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Aminobenzoate Potassium (Systemic)
In the U.S.-
Other commonly used names are KPAB; potassium aminobenzoate; potassium para-aminobenzoate.
Aminobenzoate potassium ( a-mee-noe-BEN-zoe-ate poe-TAS-ee-um) is used to treat fibrosis, a condition in which the skin and underlying tissues tighten and become less flexible. This condition occurs in such diseases as dermatomyositis, morphea, Peyronie's disease, scleroderma, and linear scleroderma.
Aminobenzoate potassium is also used to treat a certain type of inflammation (nonsuppurative inflammation) that occurs in such diseases as dermatomyositis, pemphigus, and Peyronie's disease.
This medicine is available only with your doctor's prescription in the following dosage forms:
Before Using This Medicine
In deciding to use a medicine, the risks of taking the medicine must be weighed against the good it will do. This is a decision you and your doctor will make. For aminobenzoate potassium, the following should be considered:
Allergies- Tell your doctor if you have ever had any unusual or allergic reaction to aminobenzoate potassium or aminobenzoic acid (PABA). Also tell your health care professional if you are allergic to any other substances, such as foods, preservatives, or dyes.
Diet- Make certain your health care professional knows if you are on any special diet, such as a low-sodium or low-sugar diet.
Pregnancy- Studies on effects in pregnancy have not been done in either humans or animals.
Breast-feeding- Aminobenzoate potassium has not been reported to cause problems in nursing babies.
Children- Although there is no specific information comparing use of aminobenzoate potassium in children with use in other age groups, this medicine is not expected to cause different side effects or problems in children than it does in adults.
Older adults- Elderly people may be more sensitive to certain symptoms of the low blood sugar side effect. These symptoms include confusion, difficulty in concentration, and headache. In addition, these symptoms may be harder to detect in elderly persons than in younger adults. This may increase the chance of problems during treatment with this medicine.
Other medicines- Although certain medicines should not be used together at all, in other cases two different medicines may be used together even if an interaction might occur. In these cases, your doctor may want to change the dose, or other precautions may be necessary. When you are taking aminobenzoate potassium, it is especially important that your health care professional know if you are taking any of the following:
Other medical problems- The presence of other medical problems may affect the use of aminobenzoate potassium. Make sure you tell your doctor if you have any other medical problems, especially:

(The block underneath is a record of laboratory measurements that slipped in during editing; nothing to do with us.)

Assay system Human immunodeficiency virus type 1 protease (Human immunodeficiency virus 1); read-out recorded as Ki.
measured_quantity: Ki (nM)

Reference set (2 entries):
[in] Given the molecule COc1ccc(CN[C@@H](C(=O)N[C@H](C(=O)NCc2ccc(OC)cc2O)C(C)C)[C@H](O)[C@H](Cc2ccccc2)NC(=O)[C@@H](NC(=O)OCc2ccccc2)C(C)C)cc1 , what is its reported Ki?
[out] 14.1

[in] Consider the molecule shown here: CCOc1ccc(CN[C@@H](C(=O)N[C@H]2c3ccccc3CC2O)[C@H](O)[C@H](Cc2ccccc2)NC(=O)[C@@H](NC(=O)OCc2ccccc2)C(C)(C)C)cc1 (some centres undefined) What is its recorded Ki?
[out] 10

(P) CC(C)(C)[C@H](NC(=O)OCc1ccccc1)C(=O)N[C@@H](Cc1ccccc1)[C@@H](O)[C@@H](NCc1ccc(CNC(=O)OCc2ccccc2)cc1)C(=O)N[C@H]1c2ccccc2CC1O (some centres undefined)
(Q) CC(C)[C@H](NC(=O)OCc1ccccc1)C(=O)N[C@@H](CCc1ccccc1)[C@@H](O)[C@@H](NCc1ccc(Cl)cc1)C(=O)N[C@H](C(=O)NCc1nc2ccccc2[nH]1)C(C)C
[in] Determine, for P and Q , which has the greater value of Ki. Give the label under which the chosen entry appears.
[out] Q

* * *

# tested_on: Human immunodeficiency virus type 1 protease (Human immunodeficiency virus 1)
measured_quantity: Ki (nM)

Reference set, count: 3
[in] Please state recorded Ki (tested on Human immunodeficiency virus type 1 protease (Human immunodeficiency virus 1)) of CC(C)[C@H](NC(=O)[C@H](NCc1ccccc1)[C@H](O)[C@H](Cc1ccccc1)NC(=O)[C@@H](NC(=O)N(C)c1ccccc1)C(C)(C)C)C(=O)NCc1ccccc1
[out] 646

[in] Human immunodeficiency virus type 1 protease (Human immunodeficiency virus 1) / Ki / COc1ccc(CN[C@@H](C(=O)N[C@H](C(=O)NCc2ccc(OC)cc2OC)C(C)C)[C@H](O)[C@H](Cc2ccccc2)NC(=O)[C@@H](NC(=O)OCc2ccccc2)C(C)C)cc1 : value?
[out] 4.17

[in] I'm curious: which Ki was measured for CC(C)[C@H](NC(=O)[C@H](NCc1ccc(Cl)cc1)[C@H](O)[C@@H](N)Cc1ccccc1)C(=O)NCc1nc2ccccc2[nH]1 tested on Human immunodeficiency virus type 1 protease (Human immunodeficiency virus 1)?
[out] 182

Proper Use of This Medicine
Take this medicine with meals or snacks to lessen the possibility of stomach upset. If stomach upset continues, check with your doctor.
For patients taking the capsule or tablet form of aminobenzoate potassium:
For patients using the powder form of this medicine:
For this medicine to be effective, it must be taken every day as ordered by your doctor. It may take 3 or more months before you begin to see an improvement in your condition.
The dose of aminobenzoate potassium will be different for different patients. Follow your doctor's orders or the directions on the label . The following information includes only the average dose of aminobenzoate potassium. If your dose is different, do not change it unless your doctor tells you to do so.
If you miss a dose of this medicine, take it as soon as possible. However, if it is within 2 hours of your next dose, skip the missed dose and go back to your regular dosing schedule. Do not double doses.
To store this medicine:
Precautions While Using This Medicine
While you are taking this medicine, it is important that your doctor check your progress at regular visits.
Check with your doctor right away if you cannot eat normally while taking this medicine because of nausea, loss of appetite, or for any other reason. Taking this medicine when you have not been eating normally for several days may cause low blood sugar (hypoglycemia).
If symptoms of low blood sugar (hypoglycemia) appear, stop taking this medicine, eat or drink something containing sugar, and check with your doctor right away . Good sources of sugar are table sugar mixed in water, sugar cubes, orange juice, corn syrup, or honey. One popular source of sugar is a glassful of orange juice containing 2 or 3 teaspoonfuls of table sugar.
Side Effects of This Medicine
Along with its needed effects, a medicine may cause some unwanted effects. Although not all of these side effects may occur, if they do occur they may need medical attention.
Check with your doctor as soon as possible if any of the following side effects occur:
Other side effects may occur that usually do not need medical attention. These side effects may go away during treatment as your body adjusts to the medicine. However, check with your doctor if either of the following side effects continues or is bothersome:
Other side effects not listed above may also occur in some patients. If you notice any other effects, check with your doctor.
Last updated: Tue, 06 Jan 2009 00:20:03 GMT